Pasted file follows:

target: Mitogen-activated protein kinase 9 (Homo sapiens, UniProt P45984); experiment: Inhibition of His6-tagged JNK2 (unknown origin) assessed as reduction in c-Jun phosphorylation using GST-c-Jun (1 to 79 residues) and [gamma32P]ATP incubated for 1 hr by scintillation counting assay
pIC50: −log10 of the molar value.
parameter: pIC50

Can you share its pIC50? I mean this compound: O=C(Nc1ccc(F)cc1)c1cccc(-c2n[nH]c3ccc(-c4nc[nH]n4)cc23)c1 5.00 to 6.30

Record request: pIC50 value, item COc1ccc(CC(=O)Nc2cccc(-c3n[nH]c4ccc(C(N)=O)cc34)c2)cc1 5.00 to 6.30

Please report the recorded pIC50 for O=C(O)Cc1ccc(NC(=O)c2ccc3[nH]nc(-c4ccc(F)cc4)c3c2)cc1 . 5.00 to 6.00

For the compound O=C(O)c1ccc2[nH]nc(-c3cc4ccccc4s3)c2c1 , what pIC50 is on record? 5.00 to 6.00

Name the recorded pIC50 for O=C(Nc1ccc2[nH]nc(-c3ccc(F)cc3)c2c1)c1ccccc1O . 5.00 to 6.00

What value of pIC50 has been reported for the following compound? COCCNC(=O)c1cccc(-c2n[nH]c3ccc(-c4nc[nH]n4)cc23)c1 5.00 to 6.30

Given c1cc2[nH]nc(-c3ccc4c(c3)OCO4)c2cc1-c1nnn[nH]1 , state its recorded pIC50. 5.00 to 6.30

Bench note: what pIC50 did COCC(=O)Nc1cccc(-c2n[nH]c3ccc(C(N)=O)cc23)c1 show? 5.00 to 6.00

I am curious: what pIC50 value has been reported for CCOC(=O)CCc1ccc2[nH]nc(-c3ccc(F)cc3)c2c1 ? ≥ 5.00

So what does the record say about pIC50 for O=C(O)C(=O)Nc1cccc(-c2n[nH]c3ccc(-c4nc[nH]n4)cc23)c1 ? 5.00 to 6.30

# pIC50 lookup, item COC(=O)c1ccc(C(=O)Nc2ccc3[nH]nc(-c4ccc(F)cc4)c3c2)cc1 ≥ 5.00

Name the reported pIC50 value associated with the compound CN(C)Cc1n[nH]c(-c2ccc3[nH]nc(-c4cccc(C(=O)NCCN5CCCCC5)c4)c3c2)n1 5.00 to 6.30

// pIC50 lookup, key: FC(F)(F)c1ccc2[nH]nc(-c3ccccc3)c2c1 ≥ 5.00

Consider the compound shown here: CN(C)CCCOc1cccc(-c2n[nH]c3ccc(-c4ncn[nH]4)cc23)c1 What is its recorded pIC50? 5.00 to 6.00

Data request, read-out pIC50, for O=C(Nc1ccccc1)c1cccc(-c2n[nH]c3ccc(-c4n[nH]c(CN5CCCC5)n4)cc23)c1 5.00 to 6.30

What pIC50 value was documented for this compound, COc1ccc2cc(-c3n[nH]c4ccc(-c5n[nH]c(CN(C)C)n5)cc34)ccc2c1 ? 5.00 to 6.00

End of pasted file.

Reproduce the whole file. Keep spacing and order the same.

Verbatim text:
target: Mitogen-activated protein kinase 9 (Homo sapiens, UniProt P45984); experiment: Inhibition of His6-tagged JNK2 (unknown origin) assessed as reduction in c-Jun phosphorylation using GST-c-Jun (1 to 79 residues) and [gamma32P]ATP incubated for 1 hr by scintillation counting assay
pIC50: −log10 of the molar value.
parameter: pIC50

Can you share its pIC50? I mean this compound: O=C(Nc1ccc(F)cc1)c1cccc(-c2n[nH]c3ccc(-c4nc[nH]n4)cc23)c1 5.00 to 6.30

Record request: pIC50 value, item COc1ccc(CC(=O)Nc2cccc(-c3n[nH]c4ccc(C(N)=O)cc34)c2)cc1 5.00 to 6.30

Please report the recorded pIC50 for O=C(O)Cc1ccc(NC(=O)c2ccc3[nH]nc(-c4ccc(F)cc4)c3c2)cc1 . 5.00 to 6.00

For the compound O=C(O)c1ccc2[nH]nc(-c3cc4ccccc4s3)c2c1 , what pIC50 is on record? 5.00 to 6.00

Name the recorded pIC50 for O=C(Nc1ccc2[nH]nc(-c3ccc(F)cc3)c2c1)c1ccccc1O . 5.00 to 6.00

What value of pIC50 has been reported for the following compound? COCCNC(=O)c1cccc(-c2n[nH]c3ccc(-c4nc[nH]n4)cc23)c1 5.00 to 6.30

Given c1cc2[nH]nc(-c3ccc4c(c3)OCO4)c2cc1-c1nnn[nH]1 , state its recorded pIC50. 5.00 to 6.30

Bench note: what pIC50 did COCC(=O)Nc1cccc(-c2n[nH]c3ccc(C(N)=O)cc23)c1 show? 5.00 to 6.00

I am curious: what pIC50 value has been reported for CCOC(=O)CCc1ccc2[nH]nc(-c3ccc(F)cc3)c2c1 ? ≥ 5.00

So what does the record say about pIC50 for O=C(O)C(=O)Nc1cccc(-c2n[nH]c3ccc(-c4nc[nH]n4)cc23)c1 ? 5.00 to 6.30

# pIC50 lookup, item COC(=O)c1ccc(C(=O)Nc2ccc3[nH]nc(-c4ccc(F)cc4)c3c2)cc1 ≥ 5.00

Name the reported pIC50 value associated with the compound CN(C)Cc1n[nH]c(-c2ccc3[nH]nc(-c4cccc(C(=O)NCCN5CCCCC5)c4)c3c2)n1 5.00 to 6.30

// pIC50 lookup, key: FC(F)(F)c1ccc2[nH]nc(-c3ccccc3)c2c1 ≥ 5.00

Consider the compound shown here: CN(C)CCCOc1cccc(-c2n[nH]c3ccc(-c4ncn[nH]4)cc23)c1 What is its recorded pIC50? 5.00 to 6.00

Data request, read-out pIC50, for O=C(Nc1ccccc1)c1cccc(-c2n[nH]c3ccc(-c4n[nH]c(CN5CCCC5)n4)cc23)c1 5.00 to 6.30

What pIC50 value was documented for this compound, COc1ccc2cc(-c3n[nH]c4ccc(-c5n[nH]c(CN(C)C)n5)cc34)ccc2c1 ? 5.00 to 6.00